Thriving’: First All-Girl Quintuplets in U.S. Are Born in Texas

Quintuplets' Big Sister Already Has a Favorite, Mom Says 0:53

The first all-girl quintuplets born in the United States were delivered in Houston last week and are "thriving," their proud father said Wednesday.

The girls, born at Women's Hospital of Texas, are also the first all-girl quintuplets known to have been born anywhere in the world since 1969.

Their parents, Danielle and Adam Busby, spoke to reporters from the hospital, flanked by doctors who supported them during the pregnancy and delivery — a cesarean section April 8.

"The doctors, we owe a lot to them. We had the best team of doctors there. We had the A-team to assist with this birth," Adam Busby said. "Now we have five baby girls back in the NICU that are thriving."

The girls were born at 28 weeks and two days gestational age. It took just four minutes to deliver Olivia Marie, Ava Lane, Hazel Grace, Parker Kate and Riley Paige, the hospital said. Ava and Olivia are identical twins.

More than a dozen medical personnel assisted in the delivery — and five medical teams were assembled to provide care after the babies' arrival.

Danielle Busby "followed all the recommendations" and carried her pregnancy "extremely well," said Dr. Alexander Reiter, who delivered the quintuplets with the help of the other medical personnel.

While a pregnancy with that many multiples is risky, the babies "were all jumping inside the uterus" and healthy, he said.

Danielle, already mother to a 4-year-old daughter, said she had been very active before she got pregnant with the quintuplets, running and getting in shape. Once she was pregnant, she said, her focus was on keeping them healthy.

Watch Little Girl's Reaction To Mom’s News of Quintuplet Sisters 1:48

"I had a 4,500-calorie diet, which is laughable. I tried my best to do it," she said.

The parents smiled as they talked about how long it took them to come up with names, and said they were grateful that so many friends, family and church members had volunteered to help them once they bring the babies back to their three-bedroom house.

The Busbys conceived both their first pregnancy and the quintuplets with the help of intrauterine insemination (IUI) fertility treatments and said their deep Christian beliefs made them certain they wanted to proceed, risks and all.

"I don't see life without them now that I've seen them in person," Danielle Busby said.

The babies were all born between 2 pounds and 2 pounds 6 ounces, doctors said. All are on oxygen to help their premature lungs, Dr. Jayne Finkowski-Rivera said on Wednesday.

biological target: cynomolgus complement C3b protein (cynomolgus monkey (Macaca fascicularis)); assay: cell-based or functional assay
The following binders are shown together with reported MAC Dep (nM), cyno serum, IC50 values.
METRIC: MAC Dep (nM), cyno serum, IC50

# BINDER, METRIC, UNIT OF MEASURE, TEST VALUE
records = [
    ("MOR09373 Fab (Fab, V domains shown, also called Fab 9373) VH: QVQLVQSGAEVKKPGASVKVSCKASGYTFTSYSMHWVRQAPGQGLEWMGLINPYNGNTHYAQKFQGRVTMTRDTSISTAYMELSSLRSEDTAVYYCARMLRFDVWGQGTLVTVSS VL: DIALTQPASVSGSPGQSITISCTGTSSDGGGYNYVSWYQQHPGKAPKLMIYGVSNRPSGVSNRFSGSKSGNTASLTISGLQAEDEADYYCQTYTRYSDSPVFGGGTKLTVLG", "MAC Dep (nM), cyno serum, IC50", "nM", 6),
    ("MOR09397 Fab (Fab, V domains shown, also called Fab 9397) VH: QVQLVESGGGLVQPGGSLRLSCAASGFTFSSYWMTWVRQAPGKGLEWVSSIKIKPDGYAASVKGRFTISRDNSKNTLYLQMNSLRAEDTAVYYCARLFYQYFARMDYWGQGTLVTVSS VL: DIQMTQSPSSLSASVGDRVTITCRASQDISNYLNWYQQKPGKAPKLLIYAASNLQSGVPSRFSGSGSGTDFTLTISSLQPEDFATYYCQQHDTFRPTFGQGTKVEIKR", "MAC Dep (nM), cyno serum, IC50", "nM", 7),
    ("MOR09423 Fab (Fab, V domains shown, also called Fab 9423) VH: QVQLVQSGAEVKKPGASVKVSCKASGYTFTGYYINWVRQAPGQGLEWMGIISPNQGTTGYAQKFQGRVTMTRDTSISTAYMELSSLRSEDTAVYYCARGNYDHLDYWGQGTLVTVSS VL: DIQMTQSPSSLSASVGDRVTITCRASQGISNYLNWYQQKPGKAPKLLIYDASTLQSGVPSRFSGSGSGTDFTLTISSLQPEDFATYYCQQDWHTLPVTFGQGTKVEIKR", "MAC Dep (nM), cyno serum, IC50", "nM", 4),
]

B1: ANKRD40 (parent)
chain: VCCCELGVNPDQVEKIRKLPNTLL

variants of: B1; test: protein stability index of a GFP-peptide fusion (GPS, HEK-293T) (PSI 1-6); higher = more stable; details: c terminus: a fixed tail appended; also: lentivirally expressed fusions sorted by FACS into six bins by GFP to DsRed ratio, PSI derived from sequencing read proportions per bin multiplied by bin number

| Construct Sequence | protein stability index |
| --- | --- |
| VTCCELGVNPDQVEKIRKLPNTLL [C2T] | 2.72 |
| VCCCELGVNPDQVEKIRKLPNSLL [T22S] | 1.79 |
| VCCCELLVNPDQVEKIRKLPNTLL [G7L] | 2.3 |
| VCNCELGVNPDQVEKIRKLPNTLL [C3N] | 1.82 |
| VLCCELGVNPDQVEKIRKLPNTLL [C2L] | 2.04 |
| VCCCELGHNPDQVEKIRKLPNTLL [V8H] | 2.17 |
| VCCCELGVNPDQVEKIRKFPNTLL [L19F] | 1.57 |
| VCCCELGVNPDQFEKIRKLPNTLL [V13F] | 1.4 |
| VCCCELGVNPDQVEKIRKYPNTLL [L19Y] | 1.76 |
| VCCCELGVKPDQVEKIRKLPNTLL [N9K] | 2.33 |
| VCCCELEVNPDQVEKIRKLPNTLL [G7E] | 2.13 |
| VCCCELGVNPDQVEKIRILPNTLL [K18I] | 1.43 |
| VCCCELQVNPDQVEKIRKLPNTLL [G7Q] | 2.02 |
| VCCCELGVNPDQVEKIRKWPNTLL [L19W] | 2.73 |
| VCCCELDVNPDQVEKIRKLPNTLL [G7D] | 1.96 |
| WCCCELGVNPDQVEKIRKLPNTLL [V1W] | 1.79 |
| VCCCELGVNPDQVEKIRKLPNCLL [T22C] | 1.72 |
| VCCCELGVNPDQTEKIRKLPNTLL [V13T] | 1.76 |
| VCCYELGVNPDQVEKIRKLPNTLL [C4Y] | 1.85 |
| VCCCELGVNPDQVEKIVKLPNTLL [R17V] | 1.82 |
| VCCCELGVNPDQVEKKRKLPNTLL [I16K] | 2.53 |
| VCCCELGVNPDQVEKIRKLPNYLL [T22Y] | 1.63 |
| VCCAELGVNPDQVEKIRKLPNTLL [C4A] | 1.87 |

The newborns are exceedingly rare. The number of quintuplets and other higher-order births in 2013 totaled just 66 nationwide, according to the latest figures from the National Center for Health Statistics.

Higher-order multiple gestations — pregnancies with three or more fetuses — carry big risks for both the mother and the babies, who are more often than not born prematurely, said Dr. Edith Gurewitsch Allen, associate professor of OBGYN in the division of maternal fetal medicine at Johns Hopkins University.

"The first and biggest risk is survival," she said. "We generally agree in the United States that at around 23 and a half weeks is the earliest that a baby could be born and still survive ... And then we worry of those that survive, how many will have long-term complications, the most significant of which are things like cerebral palsy, chronic breathing problems, chronic feeding problems, blindness, things like that."

For the mother, the greatest risks are pregnancy loss, because the more fetuses there are, the less likely they are to make it to the age of viability, she said.

"Beyond that, the delivery itself very commonly in higher-order multiple gestations is going to going to be a cesarean delivery, which is riskier," she said. "There's also risks of anemia, preeclampsia, gestational diabetes — that's more common, the more fetuses there are."

Such pregnancies need to be followed very carefully, and options are always discussed with the expectant parents.

"There is something called multi-fetal pregnancy reduction. That is where solely based on the idea that reducing the number of pregnancies will improve the outcome for the rest of the babies who are left behind, you terminate one or more of the fetuses," she said. The procedure carries risks, but may result in some babies surviving versus none.

"Of course people have moral objections to it. It's a highly personal decision," she said. "We try to give real objective, statistical outcome for as many babies as possible."

Adam Busby said it's taken a while for the realization that he's the father of six girls to sink in, but that he is "overjoyed by it."

But the financial challenges are already clear to the parents: On a website to help cover expenses, the Busbys wrote, “We are in for a long road ahead."

The newborns are exceedingly rare. The number of quintuplets and other higher-order births in 2013 totaled just 66 nationwide, according to the latest figures from the National Center for Health Statistics.

Doctors did not say when the girls might be able to leave the hospital, but said they are doing well.

Big sister Blayke can't wait to have her sisters home, her parents said.

"She thinks it's normal for mommies to have five babies," Danielle Busby.